What parts of the fossil record are most lacking in specimens? That is, if you were to trace the evolution of a modern mammal (humans, for example) from abiogenesis to now, which periods are the most lacking in fossils? Where are the biggest gaps in our evolutionary history.

  • $\begingroup$ Remember that you need to distinguish the types of fossils. For example, I don't think that someone is missing forams from the Cretaceous, but on the other hand some land mammals from the same period might be quite scarce. $\endgroup$
    – Gimelist
    Commented Nov 4, 2014 at 9:48
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    $\begingroup$ @Michael: I would have though "if you were to trace the evolution of a modern mammal (humans, for example) from abiogenesis to now" would have narrowed that down enough. $\endgroup$
    – naught101
    Commented Nov 5, 2014 at 3:32

1 Answer 1


The biggest temporal gap would be (IMO) the Precambrian, specifically pre-Ediacarian. Accordingly the biggest gap in the evolutionary history is the origin of eukaryots, both because of the paucity of pre-Ediacarian formations but also because few of the early protists were likely to be fossilizable.

From the probable apparition of life ca. 3.8-3.5 Ga (e. g. 1 for a review of Archean fossils) to the Ediacarian (ca. 600 Ma) in which metazoans (i. e. "animals") are already diverse (e. g. 2), this is more than 3 Ga of life history for which we have very little fossils (though our knowledge of this fossil record increases currently thanks, in part, to our better understanding of the "chemical" fossil record).

1: J. W. Schopf, 2006. Fossil evidence of Archaean life. Philosophical transactions of the Royal Society, B., 361: 869-885.
2: S.Conway Morris, 1993. The fossil record and the early evolution of the Metazoa. Nature, 361: 219-225.

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    $\begingroup$ Nice answer! It might be worth explicitly mentioning that this is due to the difficulty in preserving fossils from anything that doesn't have hard body parts. (And not, say, from unusual environmental conditions in the Proterozoic/Archean.) $\endgroup$ Commented Apr 16, 2014 at 17:05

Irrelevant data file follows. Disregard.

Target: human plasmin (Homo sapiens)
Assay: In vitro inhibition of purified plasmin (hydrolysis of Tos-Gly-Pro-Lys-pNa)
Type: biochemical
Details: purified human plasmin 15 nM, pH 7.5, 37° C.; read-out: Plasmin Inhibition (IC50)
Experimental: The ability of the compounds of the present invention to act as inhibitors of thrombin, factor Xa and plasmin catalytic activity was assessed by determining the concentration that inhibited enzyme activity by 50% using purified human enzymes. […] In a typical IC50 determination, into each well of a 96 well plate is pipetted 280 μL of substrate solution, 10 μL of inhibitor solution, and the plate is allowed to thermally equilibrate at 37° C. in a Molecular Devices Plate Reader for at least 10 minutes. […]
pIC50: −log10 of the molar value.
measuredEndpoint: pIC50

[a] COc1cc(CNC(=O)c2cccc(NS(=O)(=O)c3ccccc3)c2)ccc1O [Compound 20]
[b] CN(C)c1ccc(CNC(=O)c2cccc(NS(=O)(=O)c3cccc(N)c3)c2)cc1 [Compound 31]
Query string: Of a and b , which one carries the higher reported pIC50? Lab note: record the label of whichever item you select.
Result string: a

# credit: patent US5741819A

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    $\begingroup$ Indeed but I hesitated mentioning it since it makes an assumption on which eukaryots appeared first (which is not a consensus, it seems, amongst molecular biologists). I would assume them to be Excavates in which case they would be unlikely to have any "shell" (based on what we know of modern Excavates) but if the basal eukaryots were Rhizarians (which is the group that includes Forams and Radiolarians but also many many thecate amoebas) it is a possibility that they would have fossilizable parts. But I guess I'm nitpicking :) $\endgroup$
    – plannapus
    Commented Apr 17, 2014 at 6:05
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    $\begingroup$ For historical interest there's Romer's Gap, an apparent ~15 million year-long gap in the early Carboniferous fossil record for tetrapod evolutionary history (identified by the american palaeontologist Alfred Sherwood Romer in the 20th century - en.wikipedia.org/wiki/Romer's_gap). Even though sites with fossil tetrapods have since been found from that period (see the Wikipedia page References), there are various ideas presented on the same Wikipedia page suggesting other factors in the observation of the gap's existence. $\endgroup$
    – Jimbo
    Commented Oct 31, 2015 at 12:39
  • $\begingroup$ you also have the fact that sedimentary rock (aka rock that would have fossils in it) from those periods is just very rare, it gets rarer the further you go back, becasue there has been more time for other things to destroy it. $\endgroup$
    – John
    Commented Feb 16, 2018 at 18:58
  • $\begingroup$ @John Indeed, that's what I meant by because of the paucity of pre-Ediacarian formations. $\endgroup$
    – plannapus
    Commented Feb 19, 2018 at 8:42

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